The Madison County Record Nov. 19, 2014, 4:07pm

Lawyers who mistakenly received telephone records of Illinois Supreme Court Justice Lloyd Karmeier and wife Mary Karmeier now seek permission to read them.

On Nov. 14, they pleaded that they need the records for a federal suit alleging that insurer State Farm ran a racket to elect Karmeier in 2004.

“Justice Karmeier is a critical witness, his campaign communications are critical information, and plaintiffs therefore want to review those phone records,” they wrote.

They cited precedents for a position that Karmeier has no legitimate expectation of privacy in information he voluntarily turned over to his phone company.

They wrote that he offered no evidence that a subpoena on the company would harass anyone, discourage membership, or chill rights of association.

Robert Clifford of Chicago and Gordon Ball of Knoxville, Tenn., signed the brief, and 11 others put their names on it.

They received Karmeier’s phone records before Magistrate Judge Stephen Williams decided whether they could, through an error they attribute to the phone company.

State Farm lawyers spotted the error and told Karmeier and Clifford about it.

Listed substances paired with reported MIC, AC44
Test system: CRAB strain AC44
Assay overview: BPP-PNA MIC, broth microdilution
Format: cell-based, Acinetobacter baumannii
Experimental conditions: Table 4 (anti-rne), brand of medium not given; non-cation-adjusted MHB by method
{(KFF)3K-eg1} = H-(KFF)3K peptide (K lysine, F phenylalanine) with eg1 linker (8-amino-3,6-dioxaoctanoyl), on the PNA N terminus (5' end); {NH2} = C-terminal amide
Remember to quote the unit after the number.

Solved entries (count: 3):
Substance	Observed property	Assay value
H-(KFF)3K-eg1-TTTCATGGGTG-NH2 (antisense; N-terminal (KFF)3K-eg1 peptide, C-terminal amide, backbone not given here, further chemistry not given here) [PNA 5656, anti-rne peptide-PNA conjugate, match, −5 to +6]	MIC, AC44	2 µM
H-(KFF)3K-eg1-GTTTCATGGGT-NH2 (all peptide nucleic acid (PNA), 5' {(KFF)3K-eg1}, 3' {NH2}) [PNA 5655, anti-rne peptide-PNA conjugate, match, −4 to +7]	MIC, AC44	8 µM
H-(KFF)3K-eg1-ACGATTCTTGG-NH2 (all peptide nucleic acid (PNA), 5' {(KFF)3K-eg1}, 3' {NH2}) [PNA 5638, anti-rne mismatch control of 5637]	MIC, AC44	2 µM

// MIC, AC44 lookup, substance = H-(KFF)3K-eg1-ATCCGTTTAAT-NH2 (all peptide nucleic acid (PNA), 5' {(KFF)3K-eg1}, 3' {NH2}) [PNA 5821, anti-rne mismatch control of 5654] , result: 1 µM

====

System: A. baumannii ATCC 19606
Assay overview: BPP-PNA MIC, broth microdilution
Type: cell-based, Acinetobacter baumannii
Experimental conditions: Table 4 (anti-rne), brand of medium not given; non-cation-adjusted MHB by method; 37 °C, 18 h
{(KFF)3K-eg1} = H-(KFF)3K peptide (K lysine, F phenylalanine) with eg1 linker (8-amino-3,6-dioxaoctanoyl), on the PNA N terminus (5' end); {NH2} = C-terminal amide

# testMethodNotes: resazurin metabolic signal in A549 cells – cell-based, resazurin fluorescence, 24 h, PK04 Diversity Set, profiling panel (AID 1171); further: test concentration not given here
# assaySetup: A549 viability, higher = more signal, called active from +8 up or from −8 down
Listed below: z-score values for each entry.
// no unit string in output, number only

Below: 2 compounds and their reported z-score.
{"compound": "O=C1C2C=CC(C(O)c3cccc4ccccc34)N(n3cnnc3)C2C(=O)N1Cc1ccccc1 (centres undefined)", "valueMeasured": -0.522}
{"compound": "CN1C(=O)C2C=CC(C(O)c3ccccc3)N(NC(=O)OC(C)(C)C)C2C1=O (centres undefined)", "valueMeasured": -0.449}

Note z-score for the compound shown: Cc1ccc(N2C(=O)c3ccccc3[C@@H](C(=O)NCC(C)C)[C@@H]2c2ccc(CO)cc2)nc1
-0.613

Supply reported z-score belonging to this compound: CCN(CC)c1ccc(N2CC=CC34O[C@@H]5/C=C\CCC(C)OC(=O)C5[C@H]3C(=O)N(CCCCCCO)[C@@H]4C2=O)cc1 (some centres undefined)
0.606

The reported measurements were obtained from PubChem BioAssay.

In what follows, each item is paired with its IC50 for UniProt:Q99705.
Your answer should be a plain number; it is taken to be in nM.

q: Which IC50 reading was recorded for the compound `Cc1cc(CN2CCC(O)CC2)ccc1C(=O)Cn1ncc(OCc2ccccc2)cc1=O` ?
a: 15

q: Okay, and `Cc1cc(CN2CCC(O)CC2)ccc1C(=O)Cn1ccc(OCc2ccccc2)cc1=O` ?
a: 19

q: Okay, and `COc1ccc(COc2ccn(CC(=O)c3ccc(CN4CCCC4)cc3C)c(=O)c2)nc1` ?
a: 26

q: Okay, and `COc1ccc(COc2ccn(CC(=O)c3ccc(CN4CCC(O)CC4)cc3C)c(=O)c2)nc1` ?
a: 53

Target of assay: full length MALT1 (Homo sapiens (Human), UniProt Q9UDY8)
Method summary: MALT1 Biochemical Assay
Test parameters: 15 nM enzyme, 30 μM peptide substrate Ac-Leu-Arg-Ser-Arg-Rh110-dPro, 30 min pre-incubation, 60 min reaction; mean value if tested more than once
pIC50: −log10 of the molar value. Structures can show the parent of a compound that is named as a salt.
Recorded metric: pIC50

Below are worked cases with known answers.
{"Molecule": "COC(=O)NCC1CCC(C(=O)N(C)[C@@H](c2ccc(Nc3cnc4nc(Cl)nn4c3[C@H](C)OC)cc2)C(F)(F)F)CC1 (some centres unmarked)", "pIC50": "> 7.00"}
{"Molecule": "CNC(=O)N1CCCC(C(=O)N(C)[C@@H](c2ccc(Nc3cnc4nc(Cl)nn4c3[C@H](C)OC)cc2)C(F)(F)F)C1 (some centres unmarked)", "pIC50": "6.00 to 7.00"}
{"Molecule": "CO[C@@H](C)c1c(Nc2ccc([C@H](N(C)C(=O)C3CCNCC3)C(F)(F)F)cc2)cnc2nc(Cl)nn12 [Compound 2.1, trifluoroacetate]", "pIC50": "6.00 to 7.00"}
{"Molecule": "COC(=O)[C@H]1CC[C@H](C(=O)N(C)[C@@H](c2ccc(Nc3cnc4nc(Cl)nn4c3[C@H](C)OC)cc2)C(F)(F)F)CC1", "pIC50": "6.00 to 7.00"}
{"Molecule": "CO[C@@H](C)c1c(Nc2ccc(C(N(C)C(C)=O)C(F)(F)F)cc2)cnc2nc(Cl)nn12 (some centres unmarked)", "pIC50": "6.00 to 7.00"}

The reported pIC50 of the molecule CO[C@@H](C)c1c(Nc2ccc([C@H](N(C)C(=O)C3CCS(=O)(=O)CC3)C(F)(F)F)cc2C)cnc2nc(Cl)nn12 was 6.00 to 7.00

For Karmeier, Courtney Cox of St. Louis reported it to Williams at a hearing in October.

Clifford and associate Steven Blonder of Chicago told Williams the records were sequestered, and no one reviewed them.

Cox brought up the error again on Nov. 10, asking Williams why plaintiffs hadn’t advised him and Karmeier about it at the previous hearing.

Williams said he heard nothing to indicate bad faith, and nothing was concealed.

Cox said he knew about the error but didn’t tell them he knew.

“I was waiting for them to do the right thing,” he said.

Williams said, “We’re past that.”

Blonder said, “We haven’t looked at them. We don’t know what’s there.”

Williams set a hearing Dec. 4, and both sides filed briefs on Nov. 14.

Cox wrote that the records contain a history of calls to and from Karmeier and his wife that have nothing to do with the case and would constitute an invasion of his privacy.

He asked Williams to require plaintiffs to identify the numbers they are searching for and to whom those numbers belonged, so the court can determine if the numbers are relevant.

He wrote that Karmeier’s counsel would search for the specified numbers, or the court would appoint a special master to do it at plaintiffs’ expense.

“If such numbers appear, the court would then determine whether that information would be released to plaintiffs’ counsel,” he wrote.

Lead plaintiff Mark Hale, of New York State, claims State Farm fraudulently secured Karmeier’s election in order to overturn a $1 billion judgment against the insurer.

Williams must decide not only whether plaintiffs can see Karmeier’s phone records, but also whether they can depose him.

Williams manages discovery for District Judge David Herndon, who presides over the case.

Last month, Clifford contributed $250,000 to a campaign against Karmeier’s retention.

On election day, Karmeier prevailed.


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